Heavenly Hyacinths

November 18th, 2016 by Jenny Watts
    • There’s still time to plant bulbs. Consider putting some in containers so you can enjoy the flowers on your patio or by the front door.
    • Plant snapdragons, pansies and violas for color this fall, winter and next spring.
    • Dress up your interior landscape with some new houseplants for the holidays ahead.
    • Spray for peach leaf curl with copper spray. Peach and nectarine trees may suffer from this fungus disease without a protective spray.
    • Tie red raspberry canes to wires; prune to 1 foot above the top wire or wrap the canes around the top wire.

Heavenly Hyacinths

The Hyacinth family is relatively small compared to other bulbs. Native to the Mediterranean region and South Africa, they were made famous by the Dutch in the 18th century. In fact, they became so popular that 2,000 kinds were said to be cultivated in Holland, the chief commercial producer, at that time.

The common, or Dutch, hyacinth has a single dense spike of star-shaped flowers ranging in color from pure white to yellow, salmon, pink, blue, purple, and near red. Colorful as its flowers may be, the true joy of the Dutch hyacinth lies in its delightful, pervading fragrance. Even a few bulbs suffice to instill the garden with a heady scent.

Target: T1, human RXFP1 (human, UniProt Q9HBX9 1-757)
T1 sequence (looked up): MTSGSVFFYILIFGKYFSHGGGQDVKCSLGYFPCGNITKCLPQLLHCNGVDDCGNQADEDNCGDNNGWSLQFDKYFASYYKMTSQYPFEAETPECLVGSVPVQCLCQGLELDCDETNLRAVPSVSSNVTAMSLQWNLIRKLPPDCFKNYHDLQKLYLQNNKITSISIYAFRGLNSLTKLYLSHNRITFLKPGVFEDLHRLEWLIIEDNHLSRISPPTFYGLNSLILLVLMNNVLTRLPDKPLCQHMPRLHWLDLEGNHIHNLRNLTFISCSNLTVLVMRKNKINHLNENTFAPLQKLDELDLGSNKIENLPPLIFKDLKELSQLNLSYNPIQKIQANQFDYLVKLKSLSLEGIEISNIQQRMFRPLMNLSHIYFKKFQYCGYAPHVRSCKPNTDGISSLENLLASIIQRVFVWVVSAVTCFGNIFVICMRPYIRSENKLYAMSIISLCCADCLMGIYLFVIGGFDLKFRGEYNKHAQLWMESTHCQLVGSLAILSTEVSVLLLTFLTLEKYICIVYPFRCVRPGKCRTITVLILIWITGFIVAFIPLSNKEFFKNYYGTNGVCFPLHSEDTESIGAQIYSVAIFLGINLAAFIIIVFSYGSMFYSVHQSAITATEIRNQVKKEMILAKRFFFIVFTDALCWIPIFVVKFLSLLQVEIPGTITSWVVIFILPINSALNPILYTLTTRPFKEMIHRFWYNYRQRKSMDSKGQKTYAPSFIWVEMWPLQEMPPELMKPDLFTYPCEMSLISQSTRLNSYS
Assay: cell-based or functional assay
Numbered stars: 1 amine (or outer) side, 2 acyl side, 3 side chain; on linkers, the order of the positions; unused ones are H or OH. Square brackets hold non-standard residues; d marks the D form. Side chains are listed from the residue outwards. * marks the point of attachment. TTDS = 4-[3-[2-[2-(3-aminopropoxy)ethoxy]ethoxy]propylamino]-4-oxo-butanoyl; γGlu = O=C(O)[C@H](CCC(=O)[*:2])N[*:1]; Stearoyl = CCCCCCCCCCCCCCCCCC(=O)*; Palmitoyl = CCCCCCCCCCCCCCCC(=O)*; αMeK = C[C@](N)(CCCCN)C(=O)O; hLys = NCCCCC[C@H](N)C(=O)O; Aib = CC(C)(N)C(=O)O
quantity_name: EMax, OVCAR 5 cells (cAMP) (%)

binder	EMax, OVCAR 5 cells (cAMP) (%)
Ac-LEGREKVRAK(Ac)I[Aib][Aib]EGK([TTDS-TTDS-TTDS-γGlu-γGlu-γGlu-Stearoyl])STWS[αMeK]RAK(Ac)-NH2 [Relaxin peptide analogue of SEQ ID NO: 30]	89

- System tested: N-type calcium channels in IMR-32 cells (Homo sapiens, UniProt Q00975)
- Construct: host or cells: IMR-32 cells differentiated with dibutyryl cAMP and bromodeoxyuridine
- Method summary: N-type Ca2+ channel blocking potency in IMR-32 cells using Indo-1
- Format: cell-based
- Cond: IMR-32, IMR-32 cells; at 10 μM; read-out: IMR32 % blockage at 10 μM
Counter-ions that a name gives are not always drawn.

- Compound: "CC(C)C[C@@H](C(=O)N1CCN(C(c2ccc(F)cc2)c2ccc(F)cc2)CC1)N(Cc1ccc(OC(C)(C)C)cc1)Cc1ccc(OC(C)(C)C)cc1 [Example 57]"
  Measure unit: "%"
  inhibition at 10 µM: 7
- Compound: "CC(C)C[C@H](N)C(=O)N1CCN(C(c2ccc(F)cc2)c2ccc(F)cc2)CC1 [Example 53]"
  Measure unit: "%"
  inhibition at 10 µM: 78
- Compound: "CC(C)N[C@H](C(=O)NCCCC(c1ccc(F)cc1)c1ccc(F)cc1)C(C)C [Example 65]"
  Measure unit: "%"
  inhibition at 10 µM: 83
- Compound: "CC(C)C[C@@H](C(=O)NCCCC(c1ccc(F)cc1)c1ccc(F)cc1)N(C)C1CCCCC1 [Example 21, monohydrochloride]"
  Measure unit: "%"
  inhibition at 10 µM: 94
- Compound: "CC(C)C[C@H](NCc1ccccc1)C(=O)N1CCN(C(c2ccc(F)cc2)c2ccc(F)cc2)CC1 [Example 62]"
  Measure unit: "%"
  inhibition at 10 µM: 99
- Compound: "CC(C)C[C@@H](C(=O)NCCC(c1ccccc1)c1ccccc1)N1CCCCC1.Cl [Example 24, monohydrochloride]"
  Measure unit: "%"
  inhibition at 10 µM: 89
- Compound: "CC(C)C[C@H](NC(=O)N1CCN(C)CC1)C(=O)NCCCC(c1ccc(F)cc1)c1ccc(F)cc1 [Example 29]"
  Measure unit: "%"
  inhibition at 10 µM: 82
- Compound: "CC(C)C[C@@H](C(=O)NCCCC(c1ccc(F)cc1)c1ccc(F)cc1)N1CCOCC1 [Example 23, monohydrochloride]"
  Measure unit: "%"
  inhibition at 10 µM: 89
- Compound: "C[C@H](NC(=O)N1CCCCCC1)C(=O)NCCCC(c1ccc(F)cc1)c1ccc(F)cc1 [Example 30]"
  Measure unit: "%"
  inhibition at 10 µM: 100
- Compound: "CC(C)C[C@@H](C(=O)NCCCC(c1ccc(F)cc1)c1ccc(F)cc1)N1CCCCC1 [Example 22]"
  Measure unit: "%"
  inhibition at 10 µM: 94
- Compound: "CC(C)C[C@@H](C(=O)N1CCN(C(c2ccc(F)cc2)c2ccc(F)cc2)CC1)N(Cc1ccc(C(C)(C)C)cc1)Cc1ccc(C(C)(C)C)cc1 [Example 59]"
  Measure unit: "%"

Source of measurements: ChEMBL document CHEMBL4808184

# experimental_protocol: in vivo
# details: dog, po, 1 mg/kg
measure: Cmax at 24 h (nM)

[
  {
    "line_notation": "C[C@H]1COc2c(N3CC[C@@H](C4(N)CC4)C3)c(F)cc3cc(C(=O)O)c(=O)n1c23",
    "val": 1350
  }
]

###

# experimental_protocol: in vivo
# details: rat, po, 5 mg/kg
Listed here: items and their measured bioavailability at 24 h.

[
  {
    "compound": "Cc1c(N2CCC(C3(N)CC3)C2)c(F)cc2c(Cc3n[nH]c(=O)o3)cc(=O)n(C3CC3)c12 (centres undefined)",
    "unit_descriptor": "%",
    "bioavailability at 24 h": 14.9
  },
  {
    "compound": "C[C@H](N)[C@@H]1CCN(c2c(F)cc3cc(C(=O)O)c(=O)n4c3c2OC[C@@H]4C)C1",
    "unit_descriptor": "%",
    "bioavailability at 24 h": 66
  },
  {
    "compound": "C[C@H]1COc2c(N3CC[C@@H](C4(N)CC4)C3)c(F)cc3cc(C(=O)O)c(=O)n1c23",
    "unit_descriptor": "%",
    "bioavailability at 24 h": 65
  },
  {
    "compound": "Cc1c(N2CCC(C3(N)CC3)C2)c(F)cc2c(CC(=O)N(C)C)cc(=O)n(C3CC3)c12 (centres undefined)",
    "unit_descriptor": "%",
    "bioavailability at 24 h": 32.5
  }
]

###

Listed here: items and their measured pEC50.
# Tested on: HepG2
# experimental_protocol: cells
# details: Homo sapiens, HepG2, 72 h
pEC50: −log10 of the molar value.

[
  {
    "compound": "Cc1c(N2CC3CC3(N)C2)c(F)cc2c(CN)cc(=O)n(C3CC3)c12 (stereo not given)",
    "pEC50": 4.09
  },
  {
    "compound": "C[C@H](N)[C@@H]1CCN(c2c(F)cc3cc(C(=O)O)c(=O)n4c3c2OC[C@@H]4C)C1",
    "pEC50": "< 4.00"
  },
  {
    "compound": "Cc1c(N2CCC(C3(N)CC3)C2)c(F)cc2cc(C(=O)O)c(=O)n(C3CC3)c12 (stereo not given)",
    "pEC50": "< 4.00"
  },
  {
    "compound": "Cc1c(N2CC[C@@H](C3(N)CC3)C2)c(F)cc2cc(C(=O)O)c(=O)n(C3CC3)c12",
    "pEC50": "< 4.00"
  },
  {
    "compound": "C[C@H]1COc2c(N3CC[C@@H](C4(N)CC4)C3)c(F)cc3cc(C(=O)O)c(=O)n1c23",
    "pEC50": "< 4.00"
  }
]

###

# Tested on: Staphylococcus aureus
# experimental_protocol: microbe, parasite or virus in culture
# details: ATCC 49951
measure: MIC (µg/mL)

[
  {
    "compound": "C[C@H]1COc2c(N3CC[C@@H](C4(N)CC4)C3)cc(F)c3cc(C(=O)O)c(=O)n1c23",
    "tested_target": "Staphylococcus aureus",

The peculiarities of the soil and climate of Holland are so favorable to the production of hyacinths that Dutch florists have made a specialty of growing them. Virtually all hyacinth bulbs available in this country are imported from Holland.

Plant bulbs 4 to 6 inches deep and 6 to 8 inches apart, in a sunny, well-drained area in beds and borders. They are especially appropriate for formal plantings. Plant a few near a doorway so the heady perfume can waft inside each time to door is opened.

For a more informal look, mix hyacinths of various colors with tulips, daffodils, pansies, primroses and other spring-blooming flowers. They make excellent cut flowers.

Few plants are better adapted than the hyacinth for forcing in pots. By starting them in early September, they can be forced into bloom as early as Christmas. To keep up a succession of bloom, others should be potted every few weeks through November.

When planting, the pot should be loosely filled with enough planting medium so the top of the bulbs will be even with the top of the pot. Place 1 hyacinth bulb in a 4-inch pot, 3 bulbs in a 6-inch pot, and as many as possible in larger pots. You can also grow them in hyacinth vases, special glass vases with a pinched neck and bulb-sized “cup” at the top.